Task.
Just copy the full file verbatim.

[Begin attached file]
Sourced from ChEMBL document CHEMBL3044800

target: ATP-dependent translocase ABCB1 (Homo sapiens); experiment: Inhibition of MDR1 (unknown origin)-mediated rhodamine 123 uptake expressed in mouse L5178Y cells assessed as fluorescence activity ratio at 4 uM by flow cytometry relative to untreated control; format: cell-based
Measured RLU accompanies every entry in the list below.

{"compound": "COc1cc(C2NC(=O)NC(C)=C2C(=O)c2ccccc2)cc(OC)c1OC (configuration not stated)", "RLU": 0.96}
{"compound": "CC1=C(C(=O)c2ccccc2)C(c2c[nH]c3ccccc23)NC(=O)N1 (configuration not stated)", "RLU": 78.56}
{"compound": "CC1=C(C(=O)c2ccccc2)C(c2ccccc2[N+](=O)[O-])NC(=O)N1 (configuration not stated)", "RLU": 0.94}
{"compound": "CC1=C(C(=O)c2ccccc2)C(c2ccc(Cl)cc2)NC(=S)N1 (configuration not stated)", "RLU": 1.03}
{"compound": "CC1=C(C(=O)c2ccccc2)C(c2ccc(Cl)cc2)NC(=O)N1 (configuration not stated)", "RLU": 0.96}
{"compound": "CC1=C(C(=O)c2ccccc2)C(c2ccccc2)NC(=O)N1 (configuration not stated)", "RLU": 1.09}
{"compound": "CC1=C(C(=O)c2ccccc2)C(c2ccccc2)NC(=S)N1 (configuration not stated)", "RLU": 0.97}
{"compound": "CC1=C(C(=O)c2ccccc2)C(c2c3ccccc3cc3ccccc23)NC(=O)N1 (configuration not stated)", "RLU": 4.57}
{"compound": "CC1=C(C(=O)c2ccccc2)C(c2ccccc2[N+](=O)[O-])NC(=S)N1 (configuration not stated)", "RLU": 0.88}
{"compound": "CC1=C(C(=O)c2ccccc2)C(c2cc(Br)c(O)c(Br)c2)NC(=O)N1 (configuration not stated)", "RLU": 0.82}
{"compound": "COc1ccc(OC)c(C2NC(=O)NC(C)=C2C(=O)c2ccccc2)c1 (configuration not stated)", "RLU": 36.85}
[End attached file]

Sourced from ChEMBL document CHEMBL3044800

target: ATP-dependent translocase ABCB1 (Homo sapiens); experiment: Inhibition of MDR1 (unknown origin)-mediated rhodamine 123 uptake expressed in mouse L5178Y cells assessed as fluorescence activity ratio at 4 uM by flow cytometry relative to untreated control; format: cell-based
Measured RLU accompanies every entry in the list below.

{"compound": "COc1cc(C2NC(=O)NC(C)=C2C(=O)c2ccccc2)cc(OC)c1OC (configuration not stated)", "RLU": 0.96}
{"compound": "CC1=C(C(=O)c2ccccc2)C(c2c[nH]c3ccccc23)NC(=O)N1 (configuration not stated)", "RLU": 78.56}
{"compound": "CC1=C(C(=O)c2ccccc2)C(c2ccccc2[N+](=O)[O-])NC(=O)N1 (configuration not stated)", "RLU": 0.94}
{"compound": "CC1=C(C(=O)c2ccccc2)C(c2ccc(Cl)cc2)NC(=S)N1 (configuration not stated)", "RLU": 1.03}
{"compound": "CC1=C(C(=O)c2ccccc2)C(c2ccc(Cl)cc2)NC(=O)N1 (configuration not stated)", "RLU": 0.96}
{"compound": "CC1=C(C(=O)c2ccccc2)C(c2ccccc2)NC(=O)N1 (configuration not stated)", "RLU": 1.09}
{"compound": "CC1=C(C(=O)c2ccccc2)C(c2ccccc2)NC(=S)N1 (configuration not stated)", "RLU": 0.97}
{"compound": "CC1=C(C(=O)c2ccccc2)C(c2c3ccccc3cc3ccccc23)NC(=O)N1 (configuration not stated)", "RLU": 4.57}
{"compound": "CC1=C(C(=O)c2ccccc2)C(c2ccccc2[N+](=O)[O-])NC(=S)N1 (configuration not stated)", "RLU": 0.88}
{"compound": "CC1=C(C(=O)c2ccccc2)C(c2cc(Br)c(O)c(Br)c2)NC(=O)N1 (configuration not stated)", "RLU": 0.82}
{"compound": "COc1ccc(OC)c(C2NC(=O)NC(C)=C2C(=O)c2ccccc2)c1 (configuration not stated)", "RLU": 36.85}